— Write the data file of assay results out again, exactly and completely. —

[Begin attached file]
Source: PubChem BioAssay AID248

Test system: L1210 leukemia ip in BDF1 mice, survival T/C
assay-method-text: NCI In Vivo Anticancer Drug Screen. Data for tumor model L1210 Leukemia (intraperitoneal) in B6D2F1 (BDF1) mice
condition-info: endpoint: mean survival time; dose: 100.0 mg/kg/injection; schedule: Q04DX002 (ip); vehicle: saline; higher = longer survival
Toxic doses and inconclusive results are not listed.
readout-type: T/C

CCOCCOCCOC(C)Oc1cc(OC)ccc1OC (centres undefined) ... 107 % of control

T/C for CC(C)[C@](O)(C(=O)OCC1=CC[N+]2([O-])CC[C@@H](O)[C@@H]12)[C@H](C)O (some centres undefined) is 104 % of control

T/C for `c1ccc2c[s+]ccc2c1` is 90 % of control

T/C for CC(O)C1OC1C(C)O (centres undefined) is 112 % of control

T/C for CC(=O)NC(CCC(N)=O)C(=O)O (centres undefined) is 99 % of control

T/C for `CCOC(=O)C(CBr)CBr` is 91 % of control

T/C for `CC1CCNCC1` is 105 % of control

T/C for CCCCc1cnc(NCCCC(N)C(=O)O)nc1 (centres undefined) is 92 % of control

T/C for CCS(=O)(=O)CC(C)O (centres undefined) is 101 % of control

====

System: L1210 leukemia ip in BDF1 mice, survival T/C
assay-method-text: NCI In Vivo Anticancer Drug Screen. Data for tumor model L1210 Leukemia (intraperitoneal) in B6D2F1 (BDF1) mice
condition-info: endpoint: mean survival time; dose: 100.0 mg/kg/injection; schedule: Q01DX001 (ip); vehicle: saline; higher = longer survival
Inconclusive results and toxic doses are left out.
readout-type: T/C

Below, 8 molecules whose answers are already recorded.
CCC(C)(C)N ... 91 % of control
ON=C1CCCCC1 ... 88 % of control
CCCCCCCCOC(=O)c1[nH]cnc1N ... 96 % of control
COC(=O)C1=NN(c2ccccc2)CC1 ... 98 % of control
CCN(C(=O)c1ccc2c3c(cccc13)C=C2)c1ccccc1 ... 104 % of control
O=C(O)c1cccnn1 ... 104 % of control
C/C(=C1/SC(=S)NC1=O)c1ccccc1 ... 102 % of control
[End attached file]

Source: PubChem BioAssay AID248

Test system: L1210 leukemia ip in BDF1 mice, survival T/C
assay-method-text: NCI In Vivo Anticancer Drug Screen. Data for tumor model L1210 Leukemia (intraperitoneal) in B6D2F1 (BDF1) mice
condition-info: endpoint: mean survival time; dose: 100.0 mg/kg/injection; schedule: Q04DX002 (ip); vehicle: saline; higher = longer survival
Toxic doses and inconclusive results are not listed.
readout-type: T/C

CCOCCOCCOC(C)Oc1cc(OC)ccc1OC (centres undefined) ... 107 % of control

T/C for CC(C)[C@](O)(C(=O)OCC1=CC[N+]2([O-])CC[C@@H](O)[C@@H]12)[C@H](C)O (some centres undefined) is 104 % of control

T/C for `c1ccc2c[s+]ccc2c1` is 90 % of control

T/C for CC(O)C1OC1C(C)O (centres undefined) is 112 % of control

T/C for CC(=O)NC(CCC(N)=O)C(=O)O (centres undefined) is 99 % of control

T/C for `CCOC(=O)C(CBr)CBr` is 91 % of control

T/C for `CC1CCNCC1` is 105 % of control

T/C for CCCCc1cnc(NCCCC(N)C(=O)O)nc1 (centres undefined) is 92 % of control

T/C for CCS(=O)(=O)CC(C)O (centres undefined) is 101 % of control

====

System: L1210 leukemia ip in BDF1 mice, survival T/C
assay-method-text: NCI In Vivo Anticancer Drug Screen. Data for tumor model L1210 Leukemia (intraperitoneal) in B6D2F1 (BDF1) mice
condition-info: endpoint: mean survival time; dose: 100.0 mg/kg/injection; schedule: Q01DX001 (ip); vehicle: saline; higher = longer survival
Inconclusive results and toxic doses are left out.
readout-type: T/C

Below, 8 molecules whose answers are already recorded.
CCC(C)(C)N ... 91 % of control
ON=C1CCCCC1 ... 88 % of control
CCCCCCCCOC(=O)c1[nH]cnc1N ... 96 % of control
COC(=O)C1=NN(c2ccccc2)CC1 ... 98 % of control
CCN(C(=O)c1ccc2c3c(cccc13)C=C2)c1ccccc1 ... 104 % of control
O=C(O)c1cccnn1 ... 104 % of control
C/C(=C1/SC(=S)NC1=O)c1ccccc1 ... 102 % of control